There remain powerful incentives for pension plans to reduce equity-related volatility, in particular the regulatory environment and a desire on the part of corporate sponsors to mitigate the impact of pension plan volatility on their balance sheets. In addition, rising equity markets over the course of 2012 and early 2013 will have generally lifted funding levels, providing some of those plans on a path to a lower risk position with an opportunity to reduce equity allocations.
As Nick Sykes says -European Director of Consulting in Mercer’s Investments business- the Pension schemes across Europe, but particularly in the UK, remain on a path towards a lower-risk investment strategy.
This approach in reducing risk will not simply mean increases to government bond allocations and simple swap strategies. Instead, there would be increasing interest in assets that offer a relatively stable and inflation-sensitive income stream, such as ground lease property and infrastructure. Sophisticated LDI strategies are also proving essential for providing a greater degree of flexibility and responsiveness to changing market conditions
What is LDI strategy?
Liability-driven investment policies and asset management decisions are those largely determined by the sum of current and future liabilities attached to the investor, be it a household or an institution. As it purports to associate constantly both sides of the balance sheet in the investment process, it has been called a “holistic” investment methodology.
In essence, the liability-driven investment strategy (LDI) is an investment strategy of a company or individual based on the cash flows needed to fund future liabilities. It is sometimes referred to as a “dedicated portfolio” strategy. It differs from a “benchmark-driven” strategy, which is based on achieving better returns than an external index such as the S&P 500 or a combination of indices that invest in the same types of asset classes. LDI is designed for situations where future liabilities can be predicted with some degree of accuracy. For individuals, the classic example would be the stream of withdrawals from a retirement portfolio that a retiree will make to pay living expenses from the date of retirement to the date of death. For companies, the classic example would be a pension fund that must make future payouts to pensioners over their expected lifetimes (see below).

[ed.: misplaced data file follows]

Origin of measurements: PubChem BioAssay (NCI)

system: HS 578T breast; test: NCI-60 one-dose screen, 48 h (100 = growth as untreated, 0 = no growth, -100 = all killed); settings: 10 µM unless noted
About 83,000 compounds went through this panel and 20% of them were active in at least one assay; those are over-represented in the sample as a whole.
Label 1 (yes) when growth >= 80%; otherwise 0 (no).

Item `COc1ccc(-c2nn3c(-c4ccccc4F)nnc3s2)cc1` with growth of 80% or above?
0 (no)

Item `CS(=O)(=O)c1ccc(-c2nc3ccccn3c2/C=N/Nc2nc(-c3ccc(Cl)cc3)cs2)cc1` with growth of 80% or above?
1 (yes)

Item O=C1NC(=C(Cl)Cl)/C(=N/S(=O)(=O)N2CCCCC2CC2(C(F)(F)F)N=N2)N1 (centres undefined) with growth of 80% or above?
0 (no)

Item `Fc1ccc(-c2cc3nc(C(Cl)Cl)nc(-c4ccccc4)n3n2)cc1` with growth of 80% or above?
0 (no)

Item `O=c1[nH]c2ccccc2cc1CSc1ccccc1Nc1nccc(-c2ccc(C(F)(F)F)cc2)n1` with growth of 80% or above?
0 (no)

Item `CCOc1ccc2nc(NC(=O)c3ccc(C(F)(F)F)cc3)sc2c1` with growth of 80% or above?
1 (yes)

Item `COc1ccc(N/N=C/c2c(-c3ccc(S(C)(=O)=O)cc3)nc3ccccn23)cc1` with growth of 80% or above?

Below you can find a nice infographic elaborated by Mercer about how is the current situation of Pension Plans in Europe and what are the expectations.